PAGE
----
Turning the Ordinary into the Extraordinary
October is Customer Service Month (who makes these things up?) so I thought I’d share an episode of good customer service. After all fair is fair, as I am not shy commenting on times I experience poor service.
Back in June, I was attending a week-long workshop that was being held at the Dallas Hilton at Lincoln Centre. I remember that trip because 1) the workshop was pretty good, and 2) the customer service at the Hilton was outstanding. From even before my check-in through my departure I could find no errors.
My first instance came as I was walking from the parking garage toward the front entrance. From a distance, I noticed that the doorman was taking the opportunity to tidy up the area sweeping away some trash. However, once he saw me approaching, still about 100 feet away, he stopped what he was doing and met me half-way. After guiding me inside, he ensured that I knew where the front desk was.
A) He didn’t see a lull as time to waste, but as time to make the hotel a better place for its guests,
B) He saw that helping a customer was more important than what he was already doing,
C) He did not assume that I knew where I needed to go, he assured it.
Would I have thought anything wrong if I was not greeted until I reached the door? No. Could I have found the front desk by looking around a bit until I saw the direction signage? Yep. However that would have made my experience ordinary. Good, but ordinary.
Another vignette was toward the end of my stay. There was a light lunch so that we wouldn’t be hungry on our travels from the workshop. It consisted of picnic-type food like sandwiches, coleslaw, and potato salad. One of the ladies I was sitting with said, “Hey, with food like this, we should have chips!” With that she summoned the waiter who was near and asked for some chips. Note that it wasn’t that they had run out of chips, but that the catered meal did include any.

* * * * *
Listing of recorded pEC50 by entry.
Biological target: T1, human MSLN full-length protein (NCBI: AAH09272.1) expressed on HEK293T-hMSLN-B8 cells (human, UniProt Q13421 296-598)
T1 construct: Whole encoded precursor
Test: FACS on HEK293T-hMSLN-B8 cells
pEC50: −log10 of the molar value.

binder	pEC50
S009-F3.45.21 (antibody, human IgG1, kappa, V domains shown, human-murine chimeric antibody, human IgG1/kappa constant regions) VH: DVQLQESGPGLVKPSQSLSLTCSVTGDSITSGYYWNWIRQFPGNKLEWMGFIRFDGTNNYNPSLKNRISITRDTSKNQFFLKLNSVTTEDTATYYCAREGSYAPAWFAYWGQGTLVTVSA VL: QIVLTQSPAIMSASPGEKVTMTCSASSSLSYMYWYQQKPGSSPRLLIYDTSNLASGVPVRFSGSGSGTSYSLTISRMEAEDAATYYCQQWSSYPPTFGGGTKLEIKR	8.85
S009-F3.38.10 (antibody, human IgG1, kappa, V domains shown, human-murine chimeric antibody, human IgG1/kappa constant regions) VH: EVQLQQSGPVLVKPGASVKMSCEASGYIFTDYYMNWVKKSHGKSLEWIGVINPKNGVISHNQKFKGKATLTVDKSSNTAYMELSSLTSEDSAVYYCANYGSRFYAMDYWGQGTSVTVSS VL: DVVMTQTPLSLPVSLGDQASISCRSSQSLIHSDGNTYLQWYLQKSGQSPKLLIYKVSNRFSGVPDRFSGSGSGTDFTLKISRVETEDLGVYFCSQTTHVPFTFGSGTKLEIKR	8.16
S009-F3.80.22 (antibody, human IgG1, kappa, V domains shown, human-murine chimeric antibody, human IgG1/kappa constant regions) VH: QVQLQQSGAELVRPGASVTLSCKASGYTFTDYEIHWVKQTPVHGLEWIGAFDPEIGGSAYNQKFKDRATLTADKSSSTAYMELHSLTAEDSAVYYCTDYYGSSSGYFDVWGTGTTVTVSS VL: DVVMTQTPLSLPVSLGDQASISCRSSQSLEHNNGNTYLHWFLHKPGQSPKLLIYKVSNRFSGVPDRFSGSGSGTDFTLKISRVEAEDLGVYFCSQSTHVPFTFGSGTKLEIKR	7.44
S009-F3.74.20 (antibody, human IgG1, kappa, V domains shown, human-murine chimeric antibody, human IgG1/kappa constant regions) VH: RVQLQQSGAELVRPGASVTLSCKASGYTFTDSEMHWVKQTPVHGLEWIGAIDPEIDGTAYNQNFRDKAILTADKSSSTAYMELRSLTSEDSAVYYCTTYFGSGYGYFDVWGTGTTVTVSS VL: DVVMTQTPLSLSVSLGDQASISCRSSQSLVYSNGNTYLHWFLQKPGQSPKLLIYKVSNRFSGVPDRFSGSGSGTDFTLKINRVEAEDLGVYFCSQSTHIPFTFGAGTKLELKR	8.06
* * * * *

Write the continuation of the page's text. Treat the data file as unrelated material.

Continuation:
I expected to hear, “I’m sorry, but chips are not part of the meal this afternoon.” That would have been reasonable and ordinary. Instead what I heard was, “I will find.” Sure enough, after about five minutes, a bowl of very large and tasty potato chips was brought to our table.
Hilton had empowered this employee to provide excellent service. His concern was not what the menu featured; his concern was what the guest wanted. Did it cost the hotel extra? Sure. But for a couple dollars worth of chips they helped their customer, the workshop sponsor, give a better experience to their guests.
So I wonder, are your front-line employees acting like the doorman in my first example? Do they keep looking for ways to improve the first impression that your business generates? Like my second example, do you empower your employees to make things better than required, even if it costs you a little money?
A doorman and a waiter: They were not management. I’m guessing they earned but a fraction of the income of most of the guests they served. But they and others during my stay made a big difference, turning the ordinary into extraordinary. And they did it by doing the little things right.
Now an announcement: Not only is it Customer Service Month, the week of October 5 is Financial Planning Week. In celebration of it, I’ll be available on that Monday to answer your financial planning questions…Free. Trust me; it’s the only day of the year you’ll get me for that price. To find out the details go to www.PersonalMoneyPlanning.com.